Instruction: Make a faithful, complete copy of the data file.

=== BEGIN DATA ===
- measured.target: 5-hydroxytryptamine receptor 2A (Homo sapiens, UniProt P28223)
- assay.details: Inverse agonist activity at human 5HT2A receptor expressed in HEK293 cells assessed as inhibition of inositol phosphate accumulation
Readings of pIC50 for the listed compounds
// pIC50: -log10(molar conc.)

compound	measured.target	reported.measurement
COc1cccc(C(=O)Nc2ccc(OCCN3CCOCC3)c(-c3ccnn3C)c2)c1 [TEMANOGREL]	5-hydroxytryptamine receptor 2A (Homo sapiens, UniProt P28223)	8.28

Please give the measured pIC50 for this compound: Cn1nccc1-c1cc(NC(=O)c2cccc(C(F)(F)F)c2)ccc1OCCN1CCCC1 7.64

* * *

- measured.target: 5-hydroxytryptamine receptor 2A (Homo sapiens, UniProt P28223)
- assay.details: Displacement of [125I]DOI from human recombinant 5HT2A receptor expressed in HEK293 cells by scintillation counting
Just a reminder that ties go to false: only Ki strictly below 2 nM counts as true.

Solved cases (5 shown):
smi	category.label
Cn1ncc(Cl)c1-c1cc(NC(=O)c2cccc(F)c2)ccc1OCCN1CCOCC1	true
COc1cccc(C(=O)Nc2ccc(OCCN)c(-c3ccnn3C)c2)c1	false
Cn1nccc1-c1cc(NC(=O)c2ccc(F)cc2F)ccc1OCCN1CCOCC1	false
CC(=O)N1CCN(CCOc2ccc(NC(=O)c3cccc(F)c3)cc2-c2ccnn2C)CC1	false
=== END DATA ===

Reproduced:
- measured.target: 5-hydroxytryptamine receptor 2A (Homo sapiens, UniProt P28223)
- assay.details: Inverse agonist activity at human 5HT2A receptor expressed in HEK293 cells assessed as inhibition of inositol phosphate accumulation
Readings of pIC50 for the listed compounds
// pIC50: -log10(molar conc.)

compound	measured.target	reported.measurement
COc1cccc(C(=O)Nc2ccc(OCCN3CCOCC3)c(-c3ccnn3C)c2)c1 [TEMANOGREL]	5-hydroxytryptamine receptor 2A (Homo sapiens, UniProt P28223)	8.28

Please give the measured pIC50 for this compound: Cn1nccc1-c1cc(NC(=O)c2cccc(C(F)(F)F)c2)ccc1OCCN1CCCC1 7.64

* * *

- measured.target: 5-hydroxytryptamine receptor 2A (Homo sapiens, UniProt P28223)
- assay.details: Displacement of [125I]DOI from human recombinant 5HT2A receptor expressed in HEK293 cells by scintillation counting
Just a reminder that ties go to false: only Ki strictly below 2 nM counts as true.

Solved cases (5 shown):
smi	category.label
Cn1ncc(Cl)c1-c1cc(NC(=O)c2cccc(F)c2)ccc1OCCN1CCOCC1	true
COc1cccc(C(=O)Nc2ccc(OCCN)c(-c3ccnn3C)c2)c1	false
Cn1nccc1-c1cc(NC(=O)c2ccc(F)cc2F)ccc1OCCN1CCOCC1	false
CC(=O)N1CCN(CCOc2ccc(NC(=O)c3cccc(F)c3)cc2-c2ccnn2C)CC1	false